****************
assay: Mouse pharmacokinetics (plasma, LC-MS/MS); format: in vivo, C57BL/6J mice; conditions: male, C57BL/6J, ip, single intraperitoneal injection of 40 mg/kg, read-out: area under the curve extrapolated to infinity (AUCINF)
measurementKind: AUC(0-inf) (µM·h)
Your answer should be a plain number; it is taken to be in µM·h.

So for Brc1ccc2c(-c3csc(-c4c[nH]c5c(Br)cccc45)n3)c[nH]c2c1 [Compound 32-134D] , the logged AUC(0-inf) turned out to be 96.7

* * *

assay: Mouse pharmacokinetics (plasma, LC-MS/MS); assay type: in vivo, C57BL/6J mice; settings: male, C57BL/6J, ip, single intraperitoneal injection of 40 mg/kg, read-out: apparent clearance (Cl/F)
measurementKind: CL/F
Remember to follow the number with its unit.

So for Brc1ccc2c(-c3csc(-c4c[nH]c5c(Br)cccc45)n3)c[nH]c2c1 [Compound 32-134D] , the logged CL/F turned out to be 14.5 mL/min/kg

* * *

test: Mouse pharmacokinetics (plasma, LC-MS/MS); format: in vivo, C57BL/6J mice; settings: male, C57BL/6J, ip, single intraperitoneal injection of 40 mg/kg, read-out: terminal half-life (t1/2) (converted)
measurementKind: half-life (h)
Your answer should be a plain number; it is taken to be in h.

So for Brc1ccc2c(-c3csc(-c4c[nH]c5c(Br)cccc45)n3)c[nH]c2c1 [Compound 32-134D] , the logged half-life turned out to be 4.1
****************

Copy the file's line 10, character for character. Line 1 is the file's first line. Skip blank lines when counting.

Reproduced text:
* * *